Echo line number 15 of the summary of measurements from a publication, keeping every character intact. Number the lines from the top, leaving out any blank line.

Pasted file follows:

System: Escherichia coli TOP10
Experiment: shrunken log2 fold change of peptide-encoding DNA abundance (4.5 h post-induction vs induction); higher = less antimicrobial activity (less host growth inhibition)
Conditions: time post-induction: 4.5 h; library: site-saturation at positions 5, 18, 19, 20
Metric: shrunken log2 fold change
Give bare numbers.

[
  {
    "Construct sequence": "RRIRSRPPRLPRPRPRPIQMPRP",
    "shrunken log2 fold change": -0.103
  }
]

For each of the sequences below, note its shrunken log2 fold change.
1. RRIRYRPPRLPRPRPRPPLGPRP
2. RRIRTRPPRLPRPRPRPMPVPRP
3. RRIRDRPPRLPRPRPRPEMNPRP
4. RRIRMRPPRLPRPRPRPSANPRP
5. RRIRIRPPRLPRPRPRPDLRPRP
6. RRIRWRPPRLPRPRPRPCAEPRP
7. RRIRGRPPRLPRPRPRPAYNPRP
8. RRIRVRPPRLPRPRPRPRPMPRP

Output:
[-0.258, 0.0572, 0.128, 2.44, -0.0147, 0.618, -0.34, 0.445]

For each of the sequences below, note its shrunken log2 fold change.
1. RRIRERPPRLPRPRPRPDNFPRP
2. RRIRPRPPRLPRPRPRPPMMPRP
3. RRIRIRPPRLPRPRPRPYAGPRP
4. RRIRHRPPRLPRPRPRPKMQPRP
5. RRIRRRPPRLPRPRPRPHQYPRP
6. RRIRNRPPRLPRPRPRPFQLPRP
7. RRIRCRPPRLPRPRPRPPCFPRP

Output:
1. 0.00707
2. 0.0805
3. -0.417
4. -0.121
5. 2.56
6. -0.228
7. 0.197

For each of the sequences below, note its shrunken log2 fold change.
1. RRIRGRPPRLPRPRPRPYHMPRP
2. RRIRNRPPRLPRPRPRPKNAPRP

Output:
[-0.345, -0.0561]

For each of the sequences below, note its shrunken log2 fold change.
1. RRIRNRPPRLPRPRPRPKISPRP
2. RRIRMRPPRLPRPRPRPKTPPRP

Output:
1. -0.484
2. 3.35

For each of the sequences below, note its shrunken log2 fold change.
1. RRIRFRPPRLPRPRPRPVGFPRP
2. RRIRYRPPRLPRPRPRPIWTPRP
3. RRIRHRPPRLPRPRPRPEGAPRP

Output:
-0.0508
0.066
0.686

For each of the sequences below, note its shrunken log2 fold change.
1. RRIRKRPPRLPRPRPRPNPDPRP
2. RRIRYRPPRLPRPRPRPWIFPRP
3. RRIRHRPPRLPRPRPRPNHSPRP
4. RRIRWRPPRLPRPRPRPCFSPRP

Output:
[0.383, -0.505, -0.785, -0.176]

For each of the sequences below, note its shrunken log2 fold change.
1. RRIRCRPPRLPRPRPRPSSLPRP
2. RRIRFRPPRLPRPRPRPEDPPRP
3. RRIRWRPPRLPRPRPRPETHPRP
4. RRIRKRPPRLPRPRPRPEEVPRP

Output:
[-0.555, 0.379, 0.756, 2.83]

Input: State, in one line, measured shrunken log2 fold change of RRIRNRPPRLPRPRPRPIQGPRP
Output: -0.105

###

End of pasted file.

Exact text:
3. RRIRDRPPRLPRPRPRPEMNPRP